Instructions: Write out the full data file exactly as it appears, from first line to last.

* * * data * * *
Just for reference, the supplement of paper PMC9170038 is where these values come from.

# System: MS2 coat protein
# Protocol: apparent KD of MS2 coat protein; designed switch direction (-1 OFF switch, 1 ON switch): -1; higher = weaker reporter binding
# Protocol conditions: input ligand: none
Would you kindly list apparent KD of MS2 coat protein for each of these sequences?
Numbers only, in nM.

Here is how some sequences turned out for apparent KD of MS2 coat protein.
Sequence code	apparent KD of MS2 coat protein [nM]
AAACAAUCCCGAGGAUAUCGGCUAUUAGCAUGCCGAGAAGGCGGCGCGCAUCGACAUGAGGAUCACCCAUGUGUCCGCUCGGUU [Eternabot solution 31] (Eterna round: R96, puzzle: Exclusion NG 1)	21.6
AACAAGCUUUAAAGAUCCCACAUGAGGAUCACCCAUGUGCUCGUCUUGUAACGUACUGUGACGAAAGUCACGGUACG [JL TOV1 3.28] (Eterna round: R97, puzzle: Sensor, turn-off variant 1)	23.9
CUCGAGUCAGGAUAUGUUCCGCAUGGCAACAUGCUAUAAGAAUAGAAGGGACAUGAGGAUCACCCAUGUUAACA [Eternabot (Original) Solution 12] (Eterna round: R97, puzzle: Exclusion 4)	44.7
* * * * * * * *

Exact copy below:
Just for reference, the supplement of paper PMC9170038 is where these values come from.

# System: MS2 coat protein
# Protocol: apparent KD of MS2 coat protein; designed switch direction (-1 OFF switch, 1 ON switch): -1; higher = weaker reporter binding
# Protocol conditions: input ligand: none
Would you kindly list apparent KD of MS2 coat protein for each of these sequences?
Numbers only, in nM.

Here is how some sequences turned out for apparent KD of MS2 coat protein.
Sequence code	apparent KD of MS2 coat protein [nM]
AAACAAUCCCGAGGAUAUCGGCUAUUAGCAUGCCGAGAAGGCGGCGCGCAUCGACAUGAGGAUCACCCAUGUGUCCGCUCGGUU [Eternabot solution 31] (Eterna round: R96, puzzle: Exclusion NG 1)	21.6
AACAAGCUUUAAAGAUCCCACAUGAGGAUCACCCAUGUGCUCGUCUUGUAACGUACUGUGACGAAAGUCACGGUACG [JL TOV1 3.28] (Eterna round: R97, puzzle: Sensor, turn-off variant 1)	23.9
CUCGAGUCAGGAUAUGUUCCGCAUGGCAACAUGCUAUAAGAAUAGAAGGGACAUGAGGAUCACCCAUGUUAACA [Eternabot (Original) Solution 12] (Eterna round: R97, puzzle: Exclusion 4)	44.7